As I'm sure you've read, Andrew McCutchen was not selected for the All-Star game today. Obviously this is a terrible decision, but it's not one I didn't expect. Entering today Baseball Reference judged him as the second most valuable position player in the National League after Matt Kemp, with McCutchen generating five additional wins for the Pirates to Kemp's 5.2 for the Dodgers. Deducting at least ten wins for Kemp's decision to cheat on Rihanna - I'm not a great man but I could be faithful to her of all people - McCutchen is statistically the best player in the league. He's the fourth best offensive player in the NL and second best on defense. Yet he will be at home for the All-Star break, because God forbid anyone would bother checking how each player in the league is doing before picking the best players in the league.
Let's start with the fan voting: the NL's starting outfield is a joke. Kemp, Braun, and Berkman would be a great outfield in an NFL-style league where completely different players would take the field. Then look at the reserves. I'll give you Holliday, Pence, and Upton, but Jay Bruce and Carlos Beltran are a couple of players who could never and no longer can field, respectively, yet are no more effective than Cutch on offense. To make things quite real, McCutchen wasn't even one of five players in the "Final Vote." It's a definite sign of disrespect, but it's actually one that helps the Pirates.
Let's look at the actual effect of this decision. McCutchen was promoted in June 2009. Since then, the Pirates have played 356 games with McCutchen starting 340 of them. He plays all out at all times and has suffered at least ten injuries that I can think of in that time, but he almost always is in the lineup the next day. What he's missing out on is traveling to Arizona, being interviewed by pretty much no one since the national media don't care about the Pirates, maybe pinch-hitting once, and then flying back. If we were 20 games back as usual it would actually suck to miss that - yet the Pirates are in the thick of a pennant race in a division that could easily be won. Wouldn't it be better for our start player to go back to his bullshit hometown in Florida and get four days of rest?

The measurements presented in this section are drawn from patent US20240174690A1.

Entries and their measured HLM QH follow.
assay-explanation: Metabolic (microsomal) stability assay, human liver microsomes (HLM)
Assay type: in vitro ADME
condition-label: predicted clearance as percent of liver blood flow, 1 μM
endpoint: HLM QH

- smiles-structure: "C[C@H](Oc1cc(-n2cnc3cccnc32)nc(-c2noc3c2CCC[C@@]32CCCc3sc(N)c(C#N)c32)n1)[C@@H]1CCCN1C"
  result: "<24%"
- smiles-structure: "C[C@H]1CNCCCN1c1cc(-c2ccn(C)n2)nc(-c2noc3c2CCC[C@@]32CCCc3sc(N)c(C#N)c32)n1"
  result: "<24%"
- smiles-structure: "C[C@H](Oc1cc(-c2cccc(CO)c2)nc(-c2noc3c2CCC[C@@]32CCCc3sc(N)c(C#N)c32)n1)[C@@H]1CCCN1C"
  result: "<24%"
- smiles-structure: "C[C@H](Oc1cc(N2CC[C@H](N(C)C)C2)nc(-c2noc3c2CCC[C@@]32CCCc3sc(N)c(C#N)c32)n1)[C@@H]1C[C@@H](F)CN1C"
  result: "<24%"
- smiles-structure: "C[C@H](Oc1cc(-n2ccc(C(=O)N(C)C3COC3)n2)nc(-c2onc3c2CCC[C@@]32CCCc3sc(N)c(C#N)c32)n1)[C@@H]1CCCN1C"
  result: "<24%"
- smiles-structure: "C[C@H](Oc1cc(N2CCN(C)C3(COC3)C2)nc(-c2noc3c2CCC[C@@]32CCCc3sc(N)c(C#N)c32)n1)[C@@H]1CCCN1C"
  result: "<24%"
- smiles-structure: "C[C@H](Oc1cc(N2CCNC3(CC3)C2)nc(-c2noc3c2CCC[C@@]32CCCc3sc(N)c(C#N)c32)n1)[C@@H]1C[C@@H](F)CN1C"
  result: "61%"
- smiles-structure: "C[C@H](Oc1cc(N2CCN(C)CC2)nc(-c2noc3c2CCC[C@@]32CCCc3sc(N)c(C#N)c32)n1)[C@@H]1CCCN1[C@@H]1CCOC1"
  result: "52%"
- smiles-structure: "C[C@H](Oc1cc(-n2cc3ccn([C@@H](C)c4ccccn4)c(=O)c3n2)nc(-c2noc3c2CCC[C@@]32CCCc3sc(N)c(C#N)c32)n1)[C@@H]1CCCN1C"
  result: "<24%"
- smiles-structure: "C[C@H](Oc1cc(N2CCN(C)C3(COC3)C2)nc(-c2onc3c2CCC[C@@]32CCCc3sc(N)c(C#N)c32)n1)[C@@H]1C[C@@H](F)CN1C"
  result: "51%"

Moreover, one key to the Pirates' success is the fact that teams take them lightly. Maybe we would have won two of three from both the Red Sox and Phillies anyway, but don't think it didn't help that these juggernaut teams viewed the Pirates as a break in the schedule, a series where they wouldn't have to play their best ball. The lack of All-Stars only helps that perception. Evan Meek last year had an ERA below 1.00 when he was selected and the national media still demeaned the pick. We want this to happen. We want Joel Hanrahan to not even pitch in the game - as he surely will not - even though he is the best closer in baseball. The last thing we need now is other teams realizing our players are good.
An All-Star snub is fine. Pittsburgh Pirates players will get recognition from managers, players, fans, and the national media - after we win the World Series.